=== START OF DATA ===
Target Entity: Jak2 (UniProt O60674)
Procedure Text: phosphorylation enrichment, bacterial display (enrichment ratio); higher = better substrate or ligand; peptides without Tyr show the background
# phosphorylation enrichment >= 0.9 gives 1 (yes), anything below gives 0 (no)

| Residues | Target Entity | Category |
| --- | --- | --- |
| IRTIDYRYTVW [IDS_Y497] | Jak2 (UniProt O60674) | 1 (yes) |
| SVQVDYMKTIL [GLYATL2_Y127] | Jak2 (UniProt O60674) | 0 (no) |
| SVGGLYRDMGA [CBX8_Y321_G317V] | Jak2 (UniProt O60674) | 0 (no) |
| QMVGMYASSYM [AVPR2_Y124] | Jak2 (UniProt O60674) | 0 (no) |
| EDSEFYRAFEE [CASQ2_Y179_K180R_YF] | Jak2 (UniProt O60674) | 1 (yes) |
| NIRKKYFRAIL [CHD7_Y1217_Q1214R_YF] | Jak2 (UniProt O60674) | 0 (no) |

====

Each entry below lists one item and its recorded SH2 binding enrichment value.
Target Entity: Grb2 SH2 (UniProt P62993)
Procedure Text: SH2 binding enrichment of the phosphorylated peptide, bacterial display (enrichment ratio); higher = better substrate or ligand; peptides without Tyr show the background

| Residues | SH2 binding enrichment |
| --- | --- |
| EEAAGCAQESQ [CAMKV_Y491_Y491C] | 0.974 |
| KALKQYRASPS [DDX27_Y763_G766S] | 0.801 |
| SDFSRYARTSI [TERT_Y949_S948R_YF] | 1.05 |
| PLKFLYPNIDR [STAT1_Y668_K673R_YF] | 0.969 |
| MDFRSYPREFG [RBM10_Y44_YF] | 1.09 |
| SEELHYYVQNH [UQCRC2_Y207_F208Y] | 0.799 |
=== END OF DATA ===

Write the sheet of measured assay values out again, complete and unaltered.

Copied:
Target Entity: Jak2 (UniProt O60674)
Procedure Text: phosphorylation enrichment, bacterial display (enrichment ratio); higher = better substrate or ligand; peptides without Tyr show the background
# phosphorylation enrichment >= 0.9 gives 1 (yes), anything below gives 0 (no)

| Residues | Target Entity | Category |
| --- | --- | --- |
| IRTIDYRYTVW [IDS_Y497] | Jak2 (UniProt O60674) | 1 (yes) |
| SVQVDYMKTIL [GLYATL2_Y127] | Jak2 (UniProt O60674) | 0 (no) |
| SVGGLYRDMGA [CBX8_Y321_G317V] | Jak2 (UniProt O60674) | 0 (no) |
| QMVGMYASSYM [AVPR2_Y124] | Jak2 (UniProt O60674) | 0 (no) |
| EDSEFYRAFEE [CASQ2_Y179_K180R_YF] | Jak2 (UniProt O60674) | 1 (yes) |
| NIRKKYFRAIL [CHD7_Y1217_Q1214R_YF] | Jak2 (UniProt O60674) | 0 (no) |

====

Each entry below lists one item and its recorded SH2 binding enrichment value.
Target Entity: Grb2 SH2 (UniProt P62993)
Procedure Text: SH2 binding enrichment of the phosphorylated peptide, bacterial display (enrichment ratio); higher = better substrate or ligand; peptides without Tyr show the background

| Residues | SH2 binding enrichment |
| --- | --- |
| EEAAGCAQESQ [CAMKV_Y491_Y491C] | 0.974 |
| KALKQYRASPS [DDX27_Y763_G766S] | 0.801 |
| SDFSRYARTSI [TERT_Y949_S948R_YF] | 1.05 |
| PLKFLYPNIDR [STAT1_Y668_K673R_YF] | 0.969 |
| MDFRSYPREFG [RBM10_Y44_YF] | 1.09 |
| SEELHYYVQNH [UQCRC2_Y207_F208Y] | 0.799 |